' ' Cinema Romantico: Friday's Old Fashioned: Nobody Lives Forever (1946)

Friday, April 25, 2014

Friday's Old Fashioned: Nobody Lives Forever (1946)

I mean, it's all right there in the title, isn’t it? Jean Negulesco's film “Nobody Lives Forever” was based on a book by W.R. Burnett, who also wrote the screenplay, titled "I Wasn't Born Yesterday." But the idiom I Wasn't Born Yesterday implies something entirely different from Nobody Lives Forever. I Wasn't Born Yesterday implies that you have sniffed out an attempt to pull the wool over your eyes whereas Nobody Lives Forever implies that as we all eventually meet our maker we have to recognize and embrace the opportunity to live 'til we die. And although Nick Blake (John Garfield) clearly conveys the fact he wasn't born yesterday, this film is all about his acting on the idea that nobody lives forever.

In fact, it’s a film where everybody, in one way or another, has come to learn that hard truth. Noir so often pivots on fate turning its grisly screws, characters placed in the universe’s vicious vice, but everyone here is self-aware. We enter the story after fate has already caught up with them, after the universe has already placed them in its vice and leveled threats. “You’re 34,” another character tells Nick, “and from there it’s downhill.” This was disturbing partially because I’m 36 and already two years past the cutoff, but also because, you know, I’m a Nick. It’s like the movie was momentarily talking to me. I had to pause the DVR and weep.

Not that Movie Nick needs any reminding. Being in WWII will probably teach a dude that nobody lives forever. That’s where Nick was, WWII, and as the film opens he has just returned home to New York City. First order of business, track down his gal, Toni (Faye Emerson), to whom he entrusted his dough before leaving. A problem instantly emerges – she used that dough to open a nightclub, the club foundered and well-to-do Chet King (Robert Shayne) bought it up. Now Chet and Nick’s gal are an item. A little revenge seems in order, but Nick keeps his mind on his money. He asks Chet for his money back, Chet obliges, and Nick and his right-hand man flee NYC for the west coast. It’s almost as if Nick has gone against noir grain and resisted the femme fatale. Ah, but fear not, she’ll re-appear, as she must.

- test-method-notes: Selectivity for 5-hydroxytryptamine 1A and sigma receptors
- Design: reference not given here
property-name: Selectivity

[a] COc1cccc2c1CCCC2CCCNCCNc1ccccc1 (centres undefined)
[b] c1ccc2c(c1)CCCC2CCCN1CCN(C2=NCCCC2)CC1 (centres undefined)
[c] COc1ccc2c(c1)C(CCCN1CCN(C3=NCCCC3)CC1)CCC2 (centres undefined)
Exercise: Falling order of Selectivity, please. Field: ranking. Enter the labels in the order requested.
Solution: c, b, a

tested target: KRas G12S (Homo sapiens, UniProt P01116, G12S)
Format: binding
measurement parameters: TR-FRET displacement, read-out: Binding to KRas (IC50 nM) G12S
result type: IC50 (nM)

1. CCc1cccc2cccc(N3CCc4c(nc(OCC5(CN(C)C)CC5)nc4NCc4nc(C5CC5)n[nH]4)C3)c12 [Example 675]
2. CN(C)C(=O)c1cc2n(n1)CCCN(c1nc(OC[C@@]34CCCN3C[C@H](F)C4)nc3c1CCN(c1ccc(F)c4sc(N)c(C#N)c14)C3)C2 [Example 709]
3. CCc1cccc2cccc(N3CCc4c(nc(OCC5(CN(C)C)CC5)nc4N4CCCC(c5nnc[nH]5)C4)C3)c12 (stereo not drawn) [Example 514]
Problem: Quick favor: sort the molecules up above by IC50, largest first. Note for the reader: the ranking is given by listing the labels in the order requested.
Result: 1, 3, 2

The mythos states that The West is place of new beginnings, but here it’s an outpost of last chances – dreamers replaced by desperate schemers, “tramps” as one of the tramps puts it. One of these tramps is Doc Ganson, played by George Coulouris. His face almost becomes the film’s foremost symbol – a face that is eternally panicked, sweaty, beady eyes that dart every which way, as if he’s already got one leg in the wolf trap and he is going crazy trying to decide whether or not to gnaw off his own leg to escape. It might just come to that.

It’s his ruse that sets the remainder of the film in motion. A widowed dame, Gladys (Geraldine Fitzgerald), is flush with cash. If one of the tramps can wine and dine her, maybe they can make that cash theirs. Doc, though, knows he doesn’t have the pizazz to pull this off and enlists the aid of Pop Gruber (Walter Brennan), an aging man con man likely on his last con. He and Nick go back a ways. So when Nick arrives, he pitches the con and Nick accepts.

Well, you know the ropes, don’t you? ‘Course, you do. Nick’ll fall for the dame – and that’s the sorta language employed, “You’re not fallin’ for that dame, are ya?” – and have to decide whether to take her dough or follow through on his newfound love. But again, the film, slyly, makes it less Nick coming to terms with his Feelings, shall we say, than with the knowledge that Nobody Lives Forever. Maybe this con is his last chance to score big, but maybe this is his last chance to find love and make a life that does not depend upon swindling. And it’s the latter fact that Fitzgerald plays straight to – ably cutting right through the fact she has been manipulated to convey that she can tell he was being genuine.

The film’s sore spot, however, is resorting to a third-act crux that seems torn from the worn pages of the playbook of so many shabby thrillers. It involves guns and a hostage and a fog-shroud shack. On the other hand, the saving grace of the third-act crux is how the narrative subtly becomes Pop’s as much as Nick’s. Walter Brennan was a hard-working character actor, forever in support, best illustrated by having won three Best Supporting Actor Oscars, though in my heart he will always be Eddie, Bogart’s faux-consigliere in “To Have and Have Not.” Here, holding a crummy little version of court in his bar, where he claims two beers is his limit a night even though he always appears to drink more than two beers, he props himself up as defeated mentor of Nick.

He knows nobody lives forever and, in fact, he may well know his own end is night. Thus, his driving goal is not necessarily to make it through, but to get Nick set to live until forever is up.

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